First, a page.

It was cold at the start, but the April sun is so much higher relative to the January sun (if it ever comes out) that I don’t think anyone, even the few wearing just shorts, was ever cold. The basic route:

Mercer Island--89th-May Valley--148th-Jones Road--Maple Valley Highway for a mile-Cedar Grove--Lake Francis-200th--Issaquah Hobart Rd--Climb of Tiger Mountain--Tiger Mountain store for a rest stop.

At this point, Jeff took 10 of the 16 back on May Valley to bring the ride in at around 60 miles. Maybe Jeff can comment on how the rest of their ride went. A group of five went with me to Issaquah. We then climbed Squak Mountain, took Newport Way to the west, and climbed Somerset mostly just for the view. From the top of Squak, Mt. Baker looked like a giant Sno Cone, and the view from the top of Somerset has got to be one of the top three vantage points in the entire metro area.

Squak is certainly one of the hardest climbs in town, and while it didn’t seem like a walk in the park, all of the brutally steep climbs I did in California made it seem…well, benign in a relative sense.

From Somerset, we re-traced our morning route across Mercer Island back to downtown. We wound up with 70 miles, and just under 5000’ of climbing.

Our group passed a number of riders wearing local racing team kit. The racer group doesn’t seem to like it when they get passed, especially by a large group. On Lake Francis, we went by four guys in ? kit (can someone help me here?), and two of them worked so hard to get back with us that they dropped their two friends. No matter, many of us passed the “fast two” on the first small hill we encountered.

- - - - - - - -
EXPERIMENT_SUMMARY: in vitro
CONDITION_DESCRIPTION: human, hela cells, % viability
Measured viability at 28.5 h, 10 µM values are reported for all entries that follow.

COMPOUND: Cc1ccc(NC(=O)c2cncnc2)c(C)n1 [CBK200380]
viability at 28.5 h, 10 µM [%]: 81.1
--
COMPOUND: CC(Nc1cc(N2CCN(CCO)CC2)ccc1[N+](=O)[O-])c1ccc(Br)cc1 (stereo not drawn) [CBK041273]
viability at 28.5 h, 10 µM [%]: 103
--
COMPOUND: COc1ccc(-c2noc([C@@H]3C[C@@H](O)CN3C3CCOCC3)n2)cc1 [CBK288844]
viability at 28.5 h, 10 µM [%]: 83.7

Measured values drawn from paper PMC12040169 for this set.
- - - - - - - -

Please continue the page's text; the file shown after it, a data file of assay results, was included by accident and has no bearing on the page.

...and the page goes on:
Not that we were being competitive. As a matter of fact, I thought the group worked together very well all day. A number of people took turns on the front, and I don’t think anyone was deep in the Hurt Locker at any time.

We were just a bunch of guys (yes, no women…again)-a mix of regulars and first timers, just out having a great ride on a beautiful day.

I hope to see you on the road.

Friday, April 3, 2009

Tour of California Part III

On Sunday, March 22nd, Justin Angle and I caught a Southwest flight to Oakland, CA and embarked upon a very challenging five days of cycling. Having already ridden the entire west coast on two separate solo trips, I thought it would be fun to cycle with Justin in the Santa Rosa area, near his old Bay Area stomping ground.